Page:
Published: Jan 2000
| ||Format||Pages||Price|| |
|PDF (140K)||9||$25||  ADD TO CART|
|Complete Source PDF (4.5M)||9||$55||  ADD TO CART|
In the late 1950s and early 1960s, inadequate fusion of PVC materials was a relatively frequent occurrence for North American PVC pipe manufacturers. As a result, an acetone-immersion test method was developed and published in 1963 as ASTM D2152 “Standard Test Method for Adequacy of Fusion of Extruded Poly(Vinyl Chlo-ride) (PVC) Pipe and Molded Fittings by Acetone Immersion.”
Over the years, PVC pipe extrusion machinery and materials became more sophisticated. As a result, inadequate fusion occurred infrequently and failure rates of acetone tests dropped to near zero. Manufacturers also realized that other quality tests (such as impact and flattening tests) were identifying the occasional fusion problem that did occur.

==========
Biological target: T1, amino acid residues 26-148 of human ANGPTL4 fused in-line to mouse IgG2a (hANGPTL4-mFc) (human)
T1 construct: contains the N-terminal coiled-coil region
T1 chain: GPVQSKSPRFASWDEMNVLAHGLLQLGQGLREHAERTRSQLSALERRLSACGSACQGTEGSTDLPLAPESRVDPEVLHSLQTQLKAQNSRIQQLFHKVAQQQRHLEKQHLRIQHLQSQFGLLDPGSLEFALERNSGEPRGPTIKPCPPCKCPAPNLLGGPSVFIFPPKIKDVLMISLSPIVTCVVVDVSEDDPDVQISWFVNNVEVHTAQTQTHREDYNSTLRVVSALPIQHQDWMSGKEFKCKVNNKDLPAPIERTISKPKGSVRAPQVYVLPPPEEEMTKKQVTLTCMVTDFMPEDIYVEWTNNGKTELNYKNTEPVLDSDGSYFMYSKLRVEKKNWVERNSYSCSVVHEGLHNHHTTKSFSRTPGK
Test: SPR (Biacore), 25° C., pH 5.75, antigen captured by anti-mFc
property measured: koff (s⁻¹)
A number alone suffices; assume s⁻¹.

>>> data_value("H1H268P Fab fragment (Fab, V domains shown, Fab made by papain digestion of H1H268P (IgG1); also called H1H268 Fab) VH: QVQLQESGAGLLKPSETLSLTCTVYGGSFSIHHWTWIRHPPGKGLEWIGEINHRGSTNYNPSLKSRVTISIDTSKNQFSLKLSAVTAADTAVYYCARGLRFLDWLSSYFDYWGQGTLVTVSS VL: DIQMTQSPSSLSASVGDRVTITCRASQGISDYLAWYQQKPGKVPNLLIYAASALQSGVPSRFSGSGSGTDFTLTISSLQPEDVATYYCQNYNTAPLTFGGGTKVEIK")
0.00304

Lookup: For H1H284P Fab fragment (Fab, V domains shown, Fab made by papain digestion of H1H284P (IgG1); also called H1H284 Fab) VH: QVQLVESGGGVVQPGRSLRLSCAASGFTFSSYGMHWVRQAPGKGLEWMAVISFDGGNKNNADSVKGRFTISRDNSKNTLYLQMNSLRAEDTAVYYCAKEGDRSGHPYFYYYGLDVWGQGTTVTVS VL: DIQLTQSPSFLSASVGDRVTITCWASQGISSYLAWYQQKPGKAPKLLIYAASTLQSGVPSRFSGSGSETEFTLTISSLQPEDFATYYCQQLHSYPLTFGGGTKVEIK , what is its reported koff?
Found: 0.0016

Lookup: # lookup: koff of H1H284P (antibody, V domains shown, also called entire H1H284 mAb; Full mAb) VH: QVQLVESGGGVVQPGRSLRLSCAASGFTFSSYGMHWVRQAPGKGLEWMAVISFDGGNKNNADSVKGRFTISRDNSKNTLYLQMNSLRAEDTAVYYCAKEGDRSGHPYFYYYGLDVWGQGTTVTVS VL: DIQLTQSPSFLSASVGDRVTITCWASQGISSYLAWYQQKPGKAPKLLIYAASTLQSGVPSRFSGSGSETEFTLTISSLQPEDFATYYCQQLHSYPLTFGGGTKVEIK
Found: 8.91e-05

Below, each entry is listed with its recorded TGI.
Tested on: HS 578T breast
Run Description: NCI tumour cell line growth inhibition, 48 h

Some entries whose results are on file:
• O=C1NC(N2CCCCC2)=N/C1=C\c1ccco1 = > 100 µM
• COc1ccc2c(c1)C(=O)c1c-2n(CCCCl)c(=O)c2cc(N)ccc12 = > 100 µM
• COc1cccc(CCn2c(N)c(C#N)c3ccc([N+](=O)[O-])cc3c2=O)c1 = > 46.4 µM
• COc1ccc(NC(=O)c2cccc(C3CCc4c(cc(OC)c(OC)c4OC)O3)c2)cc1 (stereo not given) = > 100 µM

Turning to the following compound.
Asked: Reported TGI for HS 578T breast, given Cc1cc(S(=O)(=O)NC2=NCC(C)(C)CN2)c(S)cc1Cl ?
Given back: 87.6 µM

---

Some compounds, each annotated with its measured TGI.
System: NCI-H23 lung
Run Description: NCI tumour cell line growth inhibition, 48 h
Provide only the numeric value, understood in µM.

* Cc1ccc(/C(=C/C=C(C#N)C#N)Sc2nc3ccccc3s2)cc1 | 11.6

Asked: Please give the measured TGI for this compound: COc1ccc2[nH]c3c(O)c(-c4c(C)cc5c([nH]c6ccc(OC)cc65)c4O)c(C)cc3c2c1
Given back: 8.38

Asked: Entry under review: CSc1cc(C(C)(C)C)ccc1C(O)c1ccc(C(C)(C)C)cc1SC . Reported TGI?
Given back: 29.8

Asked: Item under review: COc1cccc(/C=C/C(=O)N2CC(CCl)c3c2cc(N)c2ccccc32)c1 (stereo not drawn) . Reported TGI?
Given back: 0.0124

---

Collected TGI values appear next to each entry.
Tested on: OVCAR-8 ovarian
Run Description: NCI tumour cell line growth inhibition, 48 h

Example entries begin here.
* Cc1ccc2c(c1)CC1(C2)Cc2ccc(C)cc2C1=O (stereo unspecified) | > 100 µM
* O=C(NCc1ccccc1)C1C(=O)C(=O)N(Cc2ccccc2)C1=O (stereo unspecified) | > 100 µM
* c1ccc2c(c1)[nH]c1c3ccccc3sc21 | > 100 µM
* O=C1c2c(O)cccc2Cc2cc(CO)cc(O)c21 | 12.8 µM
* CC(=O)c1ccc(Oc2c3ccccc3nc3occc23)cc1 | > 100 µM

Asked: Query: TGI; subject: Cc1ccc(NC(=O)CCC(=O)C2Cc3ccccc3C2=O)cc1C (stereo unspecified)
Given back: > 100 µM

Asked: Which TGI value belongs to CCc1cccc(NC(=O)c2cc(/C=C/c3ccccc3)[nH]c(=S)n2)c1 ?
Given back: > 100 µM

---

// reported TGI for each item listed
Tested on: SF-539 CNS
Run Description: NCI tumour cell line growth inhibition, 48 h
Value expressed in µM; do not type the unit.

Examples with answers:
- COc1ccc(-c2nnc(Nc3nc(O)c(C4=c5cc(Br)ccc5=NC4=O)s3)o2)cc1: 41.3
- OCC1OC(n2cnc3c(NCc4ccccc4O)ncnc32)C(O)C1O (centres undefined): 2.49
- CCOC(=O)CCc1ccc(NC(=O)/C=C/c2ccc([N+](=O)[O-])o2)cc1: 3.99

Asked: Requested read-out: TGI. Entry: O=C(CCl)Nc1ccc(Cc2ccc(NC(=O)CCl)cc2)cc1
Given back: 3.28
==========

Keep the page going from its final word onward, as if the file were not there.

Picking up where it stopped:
Another complication arose in the 1980s: acetone, once considered a relatively harmless chemical, was determined to be a health and safety hazard and a toxic waste. Strict government regulations were imposed on the storage, use, and disposal of ace-tone.
This paper will show that the acetone-immersion test is severely limited in its usefulness due to its application and to the properties of the substance itself.
acetone, fusion, hazardous substance, health and safety risk, PVC pipe, quality-control testing, toxic waste
Market Development Engineer, Eugene, OR
Paper ID: STP14352S